It feels like being back in the womb for your baby when it’s in your arms, and you’re rocking them. After a long day and the adventures of a new wide world, your tot needs to be held and fed more in the evenings. But you and I know how that can be tiring, and to cope, you must manage your feelings.

How Do You Keep Yourself from Losing It over a Titty Baby?

Your child is a titty baby, but it’s temporary. Avoid placing demands on yourself during that trying time, and try to balance housework with meeting your tot’s needs. You can prepare dinner when they’re asleep, so it’s ready to reheat and eat during cluster feeds.

Share the rocking and holding of your baby with another adult to give yourself a break. If there’s no support available, keep calm or place the child in a safe bassinet before taking a breather. You can come back again and hold the tot if they keep screaming, but don’t overreact due to feelings of helplessness.

Knock on a neighbor’s door, someone trustworthy who can hold your baby for five or fifteen minutes. If that person has children, they’ll understand your predicament. Take a break to recharge and put your emotions together before taking back your child.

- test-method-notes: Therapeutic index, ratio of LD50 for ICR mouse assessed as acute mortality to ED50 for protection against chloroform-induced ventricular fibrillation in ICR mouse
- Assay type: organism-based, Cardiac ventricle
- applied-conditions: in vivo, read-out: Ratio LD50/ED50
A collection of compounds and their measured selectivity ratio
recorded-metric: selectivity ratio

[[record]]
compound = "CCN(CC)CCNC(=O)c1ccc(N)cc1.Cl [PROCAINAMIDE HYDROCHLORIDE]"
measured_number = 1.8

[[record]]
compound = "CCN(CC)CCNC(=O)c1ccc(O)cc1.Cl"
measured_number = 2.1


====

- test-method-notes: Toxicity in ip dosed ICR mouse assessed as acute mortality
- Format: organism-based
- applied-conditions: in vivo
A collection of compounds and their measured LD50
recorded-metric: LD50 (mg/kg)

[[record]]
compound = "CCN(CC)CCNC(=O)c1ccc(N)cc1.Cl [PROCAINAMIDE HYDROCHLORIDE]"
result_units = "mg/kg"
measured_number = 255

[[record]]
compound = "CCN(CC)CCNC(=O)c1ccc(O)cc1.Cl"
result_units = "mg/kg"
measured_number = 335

If you’re finding it difficult to cope, and have nobody to turn to for help, speak with your doctor for extra support. You can also visit a pediatrician if you suspect your baby’s crying or clinginess to the breast isn’t normal.

Conclusion

Your tot is a titty baby when they can’t seem to get enough of breastfeeding. Other ways to calm your child include introducing bottle feeding or sneaking in a pacifier. Comfort your little bundle with skin-to-skin contacts, such as having a bath with them. Use a sling to carry your angel to create a closeness of the womb experience, leaving them relaxed.

If you have another person nearby to help, you can take turns rocking the baby when you’re tired of nursing. Even when you’ve got to manage cluster feeds alone, it’s important to note that they’re normal, and they’ll soon subside as you near weaning time. Responding to your tot by feeding or holding them shows love and calms them, especially when they’re crying in between feeds.